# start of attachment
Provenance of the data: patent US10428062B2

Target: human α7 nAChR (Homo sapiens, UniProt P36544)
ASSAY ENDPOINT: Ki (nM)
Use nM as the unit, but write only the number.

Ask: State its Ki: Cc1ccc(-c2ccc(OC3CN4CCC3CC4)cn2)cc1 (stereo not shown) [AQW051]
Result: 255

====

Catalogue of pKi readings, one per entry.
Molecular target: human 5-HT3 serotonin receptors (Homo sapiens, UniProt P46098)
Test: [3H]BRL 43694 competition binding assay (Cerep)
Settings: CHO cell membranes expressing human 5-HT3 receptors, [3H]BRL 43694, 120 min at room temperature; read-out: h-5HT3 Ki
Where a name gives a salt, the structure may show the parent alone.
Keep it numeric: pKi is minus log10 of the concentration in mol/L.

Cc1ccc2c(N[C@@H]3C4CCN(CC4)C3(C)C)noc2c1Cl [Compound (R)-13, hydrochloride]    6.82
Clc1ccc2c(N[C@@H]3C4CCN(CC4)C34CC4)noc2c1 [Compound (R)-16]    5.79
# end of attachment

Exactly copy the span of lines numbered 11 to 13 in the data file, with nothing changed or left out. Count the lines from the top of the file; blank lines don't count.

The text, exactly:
Settings: CHO cell membranes expressing human 5-HT3 receptors, [3H]BRL 43694, 120 min at room temperature; read-out: h-5HT3 Ki
Where a name gives a salt, the structure may show the parent alone.
Keep it numeric: pKi is minus log10 of the concentration in mol/L.